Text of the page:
HA VU reviews ‘Inside the Chinese Closet’, Sophia Luvarà’s documentary on the struggle of young LGBT+ people in China.
Overlooking the foggy skyline of Shanghai, nervous twenty-somethings meet in an unremarkable lounge, hoping to strike a matrimonial deal. Far from the average matchmaking event, gay men and lesbian women assemble in this grey room in an attempt to satisfy conventional expectations of what marriage should be. Inside The Chinese Closet is a documentary that exposes the heartbreaking tale of a community who suffer from a severe lack of acceptance and are forced to live under false pretences.
In a society where just the mention of the words ‘gay’ and ‘lesbian’ result in stigmatisation, the needs of the individual are shown to be brutally cast aside. Desperate searches for the ingredients to make up a ‘normal’ family occupy every waking moment of Andy and Zhouying’s lives. Their struggle is symptomatic of the distressing situation faced by China’s LGBT+ community. Conflicting personal and familial interests highlights the widening gap between China’s older generations and its modernised youth. Inside The Chinese Closet delves into the unspoken sentiments, the heartaches and the pain. It challenges notions of normality and dismisses the necessity of pursuing a heteronormative lifestyle.
Director Sophia Luvarà follows urbanite Andy and country girl Zhouying to explore two different sides of the same tragic tale. After his coming out, Andy’s father burst into tears. “When I came out of the closet, my father went in”, Andy nervously jokes. His vibrant, energetic personal life entirely contrasts with his tired phone calls to his father, who still insists on discussing marriage and having children. Meetings with potential lesbian wives shed light on a sad truth: in Andy’s world, marriage proposals are anything but romantic. Less like an expression of love and more a matter of logistics, they talk of surrogacy and payment, of the time they want away from the marriage. Turning to Thailand for a procedure that is illegal in China, agencies for surrogate mothers happily charge astronomical sums, with “an extra $3,000 to choose the baby’s gender”.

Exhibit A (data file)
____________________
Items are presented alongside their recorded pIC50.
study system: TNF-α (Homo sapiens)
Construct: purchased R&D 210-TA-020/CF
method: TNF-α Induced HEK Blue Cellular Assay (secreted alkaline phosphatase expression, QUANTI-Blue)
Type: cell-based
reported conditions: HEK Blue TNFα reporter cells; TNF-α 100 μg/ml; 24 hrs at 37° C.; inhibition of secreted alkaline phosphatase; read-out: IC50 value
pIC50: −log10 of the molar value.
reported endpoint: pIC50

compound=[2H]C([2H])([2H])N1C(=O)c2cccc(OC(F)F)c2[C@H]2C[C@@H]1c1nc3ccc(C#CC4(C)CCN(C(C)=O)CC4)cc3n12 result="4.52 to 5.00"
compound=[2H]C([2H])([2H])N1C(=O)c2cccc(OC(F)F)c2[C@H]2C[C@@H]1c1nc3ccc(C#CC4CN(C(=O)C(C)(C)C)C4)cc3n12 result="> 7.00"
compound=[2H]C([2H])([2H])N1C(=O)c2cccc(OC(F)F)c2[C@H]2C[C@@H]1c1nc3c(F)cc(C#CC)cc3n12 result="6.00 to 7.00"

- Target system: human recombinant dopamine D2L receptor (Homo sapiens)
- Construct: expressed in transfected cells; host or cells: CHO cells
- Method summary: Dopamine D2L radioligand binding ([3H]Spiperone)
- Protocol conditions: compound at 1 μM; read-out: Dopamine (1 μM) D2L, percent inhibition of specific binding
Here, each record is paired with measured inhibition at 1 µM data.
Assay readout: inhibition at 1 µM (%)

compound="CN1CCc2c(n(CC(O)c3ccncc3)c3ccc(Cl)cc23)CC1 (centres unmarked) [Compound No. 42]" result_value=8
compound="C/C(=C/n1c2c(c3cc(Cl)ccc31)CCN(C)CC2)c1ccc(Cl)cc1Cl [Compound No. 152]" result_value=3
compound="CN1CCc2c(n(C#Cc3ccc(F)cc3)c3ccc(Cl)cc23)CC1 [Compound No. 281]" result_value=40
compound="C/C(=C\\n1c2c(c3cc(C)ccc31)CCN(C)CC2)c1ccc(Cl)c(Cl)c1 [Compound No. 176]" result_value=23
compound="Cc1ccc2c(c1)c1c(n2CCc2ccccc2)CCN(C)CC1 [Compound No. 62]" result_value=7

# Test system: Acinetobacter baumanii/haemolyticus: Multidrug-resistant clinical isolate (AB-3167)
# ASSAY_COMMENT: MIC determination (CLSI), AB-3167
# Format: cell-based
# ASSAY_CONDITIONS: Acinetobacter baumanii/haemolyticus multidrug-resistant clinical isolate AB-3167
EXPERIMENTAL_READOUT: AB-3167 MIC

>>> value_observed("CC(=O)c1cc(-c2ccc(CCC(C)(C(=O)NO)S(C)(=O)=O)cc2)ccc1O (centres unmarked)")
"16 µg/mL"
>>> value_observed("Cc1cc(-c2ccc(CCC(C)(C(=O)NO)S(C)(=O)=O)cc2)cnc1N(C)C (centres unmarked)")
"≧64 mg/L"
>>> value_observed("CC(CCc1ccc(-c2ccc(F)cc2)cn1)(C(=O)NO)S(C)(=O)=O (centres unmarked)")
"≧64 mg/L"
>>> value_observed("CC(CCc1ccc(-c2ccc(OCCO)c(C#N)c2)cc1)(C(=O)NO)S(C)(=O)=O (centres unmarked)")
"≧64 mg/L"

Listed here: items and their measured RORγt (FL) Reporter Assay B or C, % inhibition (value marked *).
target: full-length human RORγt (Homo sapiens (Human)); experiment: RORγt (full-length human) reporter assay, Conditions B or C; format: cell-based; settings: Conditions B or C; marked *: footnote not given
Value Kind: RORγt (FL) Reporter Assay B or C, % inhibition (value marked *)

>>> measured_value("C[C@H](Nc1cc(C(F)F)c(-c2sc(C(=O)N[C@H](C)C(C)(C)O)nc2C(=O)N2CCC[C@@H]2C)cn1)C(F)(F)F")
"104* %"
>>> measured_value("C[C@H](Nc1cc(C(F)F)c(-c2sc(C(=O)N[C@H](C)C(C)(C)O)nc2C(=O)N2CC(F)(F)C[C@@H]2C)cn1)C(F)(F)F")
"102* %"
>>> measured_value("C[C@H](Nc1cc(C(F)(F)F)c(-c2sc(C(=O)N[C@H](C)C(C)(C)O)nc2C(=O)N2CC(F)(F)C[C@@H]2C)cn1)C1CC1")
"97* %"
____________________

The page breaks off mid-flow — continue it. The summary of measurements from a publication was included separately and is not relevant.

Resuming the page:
Although her parents are aware of her preference for girls, being in a small village places even greater restrictions on Zhouying. She has yet to even speak the word ‘gay’ in front of them. Taken to a doctor who offers ‘cures’ for homosexuality, she is forced to seek refuge in a deserted hut away from spiteful eyes. “My father will beat me to death if I came out. I know him. He would do it”, insists Zhouying when recalling her expulsion from school for having a girlfriend. Deeply hurt, her current relationship has to be kept in the dark. Minute fragments in her voice and her hidden desperation for human touch evokes the concomitant selfishness of parents and selflessness of their children. “Is it because I gave you too much candy as a child?”, quizzes Zhouying’s mother, hopelessly trying to find reason for something that should just be.
Luvarà’s decision to restrict the scope of her documentary to two characters leaves the audience wanting more. Unnecessary fillers combined with a lethargic pace create a film that fails to cover the immense scope of Chinese queer culture. Inside The Chinese Closet glosses over the inner conflicts of its protagonists, sacrificing style for substance. An incongruous soundtrack of cheery acoustic guitar tunes does little to mirror the troubled mood of the stories told. A curious, multi-faceted subject matter such as this has incredible potential to reveal the deeper realities of a changing nation. Yet Inside The Chinese Closet is underwhelming and does not do its stories justice.
Parents of gay men and lesbian women become controlling precisely because of a lack of control. They cling at solutions, no matter how impossible or feeble, to try and ‘fix’ the perceived problem. In a culture where homophobia is institutionally ingrained, immense pressure to be normal turns lives into tragedies. Ending the film with vibrant fireworks, Luvarà uses these flashes of light to distract from the thorny issues the documentary struggles to resolve. Andy and Zhouying will continue to fade in and out marriages, all the while hiding their desires in shadows and under dim light.
‘Inside the Chinese Closet’ was shown at the Human Rights Watch Film Festival from 9-18th March. More information about the festival can be found here.